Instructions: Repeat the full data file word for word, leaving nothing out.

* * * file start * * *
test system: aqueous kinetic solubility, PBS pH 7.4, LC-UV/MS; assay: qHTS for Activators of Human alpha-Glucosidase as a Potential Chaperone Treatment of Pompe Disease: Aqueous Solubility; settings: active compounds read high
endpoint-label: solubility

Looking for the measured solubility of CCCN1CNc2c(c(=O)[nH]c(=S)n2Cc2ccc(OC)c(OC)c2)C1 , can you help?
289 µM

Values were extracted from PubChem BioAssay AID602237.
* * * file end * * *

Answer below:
test system: aqueous kinetic solubility, PBS pH 7.4, LC-UV/MS; assay: qHTS for Activators of Human alpha-Glucosidase as a Potential Chaperone Treatment of Pompe Disease: Aqueous Solubility; settings: active compounds read high
endpoint-label: solubility

Looking for the measured solubility of CCCN1CNc2c(c(=O)[nH]c(=S)n2Cc2ccc(OC)c(OC)c2)C1 , can you help?
289 µM

Values were extracted from PubChem BioAssay AID602237.